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Posts Tagged The Piano Lesson

Piano As Metaphor

The refurbished family piano
(Photo by T. T. Cheng)

Over 20 years ago, an old piano was passed down to us from my husband’s maternal side of the family. We were the third generation to own it, so it was in pretty rough shape. Without the financial means nor free time to repair it, we simply moved this heavy load to serve as a handy surface for knickknacks and random paper piles from one home to the next. In many ways, the piano well-represented the fragmentation within that maternal branch of the family’s relationships at the time. Though riddled with ever-new spats, long-harbored grudges and back-turning silences, they still managed to (sometimes barely) hold together with old glue–the family blood that binds.

A scene with cast members (l to r) Ansa Akyea, Michael Jemison, Adelin Phelps and Kiara Jackson
(Photo by Petronella J. Ytsma)

When my husband, with some professional help, finally did refurbish the piano about a decade ago, the newly functional instrument became a unifying symbol within our own immediate family. Unable to continue piano lessons as a young boy with divorced parents who’d kept moving from place to place, my husband now began tinkling on the keys during those brief moments of waiting–for the tub to fill, for our young daughter to be ready for her bedtime story, for the bathroom to be free . . . . Sometimes our girl would sit next to him to see what Daddy was up to as he slowly picked up some of his former piano-playing skills. Simply watching turned into fingering the keys herself until, one day, she asked for piano lessons, which she enjoys to this day as a teen.

Piano as metaphor. I am betting that’s a more common concept than one may imagine.

Ansa Akyea as Paul
(Photo by Petronella J. Ytsma)

In fact, when speaking to Ansa Akyea about his roles as a soldier and the pastor Paul in Cardboard Piano, I noted that pianos have now figured prominently in two plays that he’s been in. In 2008, he played Boy Willie in a Penumbra production of August Wilson’s The Piano Lesson in which the family’s upright piano, carved with ancestral portraits, loomed large as a metaphor of their history–past, present and future. In Cardboard Piano, playwright Hansol Jung introduces two accounts of a cardboard piano that are central to the themes of the play and what happens to Ansa’s characters. That the piano is made of cardboard, not wood, is significant.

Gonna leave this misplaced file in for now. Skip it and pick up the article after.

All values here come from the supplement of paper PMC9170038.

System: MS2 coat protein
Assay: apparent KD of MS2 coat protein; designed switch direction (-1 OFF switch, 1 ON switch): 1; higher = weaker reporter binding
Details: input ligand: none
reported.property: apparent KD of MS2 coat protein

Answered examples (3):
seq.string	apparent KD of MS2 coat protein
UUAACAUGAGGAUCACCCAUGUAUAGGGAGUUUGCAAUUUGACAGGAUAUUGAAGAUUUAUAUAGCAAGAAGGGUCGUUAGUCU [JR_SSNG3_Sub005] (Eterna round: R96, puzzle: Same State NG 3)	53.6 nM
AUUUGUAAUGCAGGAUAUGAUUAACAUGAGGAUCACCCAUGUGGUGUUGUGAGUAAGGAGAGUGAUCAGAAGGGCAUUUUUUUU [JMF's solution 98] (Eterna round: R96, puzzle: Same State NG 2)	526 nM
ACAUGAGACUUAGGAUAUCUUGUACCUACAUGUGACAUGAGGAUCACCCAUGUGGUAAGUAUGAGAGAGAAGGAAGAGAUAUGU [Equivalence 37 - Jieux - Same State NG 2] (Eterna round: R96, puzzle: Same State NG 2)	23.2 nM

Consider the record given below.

Asked if he played the piano or owns a metaphorical piano, Ansa replied, “I used to play the piano but switched to the saxophone when I was 8 or 9 because I didn’t like the teacher whom I had. It’s one of my biggest regrets to have stopped. At around 10 or 11, I’d turned my attention to sports.

As for my metaphorical piano, it is my instrument–my body and my craft. I try to let chords pour through and into me. My body has a range, and I make sure to take good care of it, both physically and spiritually. I’ve matured so do things that are good for me to bring life to my instrument. Everyone has a calling, and I listen to my instrument to fulfill that passion.”

 

 

Tickets and information for Cardboard Piano here

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